3 Biggest Barriers for Women in STEM
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- The number of women in STEM has fallen flat after years of growth.
- Women played a critical role in the early development of STEM, particularly computing.
- Today's women face unique barriers in STEM, including gender bias and a wage gap.
- Those interested in pursuing a STEM career can seek mentors and scholarships for women.
If STEM careers offer premier growth and earnings, what are the barriers to working in STEM? For one, most STEM careers require a college degree. On top of that, women face unique obstacles when pursuing STEM careers.
Although women's representation in STEM has increased dramatically since 1970, those strides have leveled off in recent years. Despite computer science being the largest-growing stem field, the number of women working in computing has dropped 7 percentage points from 2000 to 2016 and has remained stable since that year.
So what's the overall outlook for women interested in technical fields? Here, we dive into the challenges and opportunities for women looking to establish a STEM career.
Gender Bias Pushes Women Away From STEM
Women face unique challenges when pursuing STEM careers. Stereotypes about women's abilities start early, often undermining their confidence in their mathematical and technical skills. Even girls as young as 3 or 4 can fall prey to these stereotypes.
Gender Bias in Early Education
Some educators underestimate girls' math abilities, encouraging them, either openly or tacitly, to abandon their STEM ambitions. For instance, according to several studies, teachers awarded lower grades to girls for the same math work as boys.
Gender stereotypes also shape career ambitions. When asked to draw a scientist or mathematician, girls drew a man twice as often as they did a woman, and boys almost always drew a man.
As a result of these social and cultural factors, girls typically begin opting out of STEM courses at an early age, despite being just as capable of thriving in STEM careers as their male peers. In 2018, the, the National Assessment of Educational Progress measured boys' and girls' proficiency in technology and engineering subjects and found that the girls' scores declined, contributing to the gender gap in STEM.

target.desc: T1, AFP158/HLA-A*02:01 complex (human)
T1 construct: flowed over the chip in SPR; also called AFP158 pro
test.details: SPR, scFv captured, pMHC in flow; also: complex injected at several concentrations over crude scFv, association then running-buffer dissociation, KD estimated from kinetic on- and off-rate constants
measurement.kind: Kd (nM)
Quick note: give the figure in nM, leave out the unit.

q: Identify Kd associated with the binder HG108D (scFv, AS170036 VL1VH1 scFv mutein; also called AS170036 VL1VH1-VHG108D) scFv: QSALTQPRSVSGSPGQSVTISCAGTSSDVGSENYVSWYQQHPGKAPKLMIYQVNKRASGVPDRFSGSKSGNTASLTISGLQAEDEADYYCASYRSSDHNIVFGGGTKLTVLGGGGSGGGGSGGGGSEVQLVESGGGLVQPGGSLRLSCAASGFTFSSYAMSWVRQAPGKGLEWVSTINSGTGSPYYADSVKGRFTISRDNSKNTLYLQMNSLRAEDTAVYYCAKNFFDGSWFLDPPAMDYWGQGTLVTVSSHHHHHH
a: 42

College Women Face Gender Bias in STEM
Although women earn more bachelor's degrees overall than men, they account for just 36% of STEM bachelor's degrees. Men also vastly outnumber women in some of the highest-paying majors: 4 in 5 degree-holders in engineering and computer science are men.
Gender Bias in STEM Workplaces
Women who enter the STEM workforce face steep barriers to success. In male-dominated fields, women may feel forced out by exclusionary cultures.
A lack of parental leave policies hurts women more than men. In an eight-year study of STEM professionals, researchers found that 43% of women in STEM careers left their full-time job within 4-7 years of having their first child, while only 23% of men did the same.
"These patterns suggest a roadblock in women's career advancement that their men colleagues do not face to the same degree," said Erin Cech, a sociology professor at the University of Michigan and co-author of a paper on the study.
“[Women’s] departure [from STEM] means a loss of knowledge and expertise from STEM that is disadvantageous for innovation and scientific inquiry.” Source: — Erin Cech, Sociologist at the University of Michigan
Today, women don't have nearly as many role models or potential mentors as men. And this problem is even worse for women of color.
Women of Color in STEM Face Unique Challenges
Overall, Black and Hispanic Americans remain underrepresented in STEM careers. A 2018 Pew Research Center report found that Black Americans make up 9% of STEM workers but 11% of the overall workforce. Hispanic Americans make up 7% of STEM workers and 16% of the workforce.